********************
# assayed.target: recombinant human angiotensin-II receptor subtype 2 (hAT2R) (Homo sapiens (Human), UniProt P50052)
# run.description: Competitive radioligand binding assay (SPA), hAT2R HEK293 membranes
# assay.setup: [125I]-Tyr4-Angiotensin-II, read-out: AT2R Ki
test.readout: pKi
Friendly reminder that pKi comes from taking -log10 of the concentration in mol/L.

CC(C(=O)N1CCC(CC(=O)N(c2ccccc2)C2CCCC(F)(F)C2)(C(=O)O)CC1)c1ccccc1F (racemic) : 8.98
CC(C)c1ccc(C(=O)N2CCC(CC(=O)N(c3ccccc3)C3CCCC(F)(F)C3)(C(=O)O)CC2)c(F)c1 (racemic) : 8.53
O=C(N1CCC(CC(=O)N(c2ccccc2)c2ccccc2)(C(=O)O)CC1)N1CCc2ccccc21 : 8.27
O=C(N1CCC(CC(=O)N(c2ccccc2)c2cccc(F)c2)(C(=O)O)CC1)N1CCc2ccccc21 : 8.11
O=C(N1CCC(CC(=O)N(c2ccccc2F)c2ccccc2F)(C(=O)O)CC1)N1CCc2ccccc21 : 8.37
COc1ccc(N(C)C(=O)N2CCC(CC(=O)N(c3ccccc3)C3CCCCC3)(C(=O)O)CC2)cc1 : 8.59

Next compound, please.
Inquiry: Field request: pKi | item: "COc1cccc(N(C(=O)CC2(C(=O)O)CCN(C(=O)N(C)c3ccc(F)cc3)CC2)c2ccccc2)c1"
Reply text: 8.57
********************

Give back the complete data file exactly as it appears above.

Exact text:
# assayed.target: recombinant human angiotensin-II receptor subtype 2 (hAT2R) (Homo sapiens (Human), UniProt P50052)
# run.description: Competitive radioligand binding assay (SPA), hAT2R HEK293 membranes
# assay.setup: [125I]-Tyr4-Angiotensin-II, read-out: AT2R Ki
test.readout: pKi
Friendly reminder that pKi comes from taking -log10 of the concentration in mol/L.

CC(C(=O)N1CCC(CC(=O)N(c2ccccc2)C2CCCC(F)(F)C2)(C(=O)O)CC1)c1ccccc1F (racemic) : 8.98
CC(C)c1ccc(C(=O)N2CCC(CC(=O)N(c3ccccc3)C3CCCC(F)(F)C3)(C(=O)O)CC2)c(F)c1 (racemic) : 8.53
O=C(N1CCC(CC(=O)N(c2ccccc2)c2ccccc2)(C(=O)O)CC1)N1CCc2ccccc21 : 8.27
O=C(N1CCC(CC(=O)N(c2ccccc2)c2cccc(F)c2)(C(=O)O)CC1)N1CCc2ccccc21 : 8.11
O=C(N1CCC(CC(=O)N(c2ccccc2F)c2ccccc2F)(C(=O)O)CC1)N1CCc2ccccc21 : 8.37
COc1ccc(N(C)C(=O)N2CCC(CC(=O)N(c3ccccc3)C3CCCCC3)(C(=O)O)CC2)cc1 : 8.59

Next compound, please.
Inquiry: Field request: pKi | item: "COc1cccc(N(C(=O)CC2(C(=O)O)CCN(C(=O)N(C)c3ccc(F)cc3)CC2)c2ccccc2)c1"
Reply text: 8.57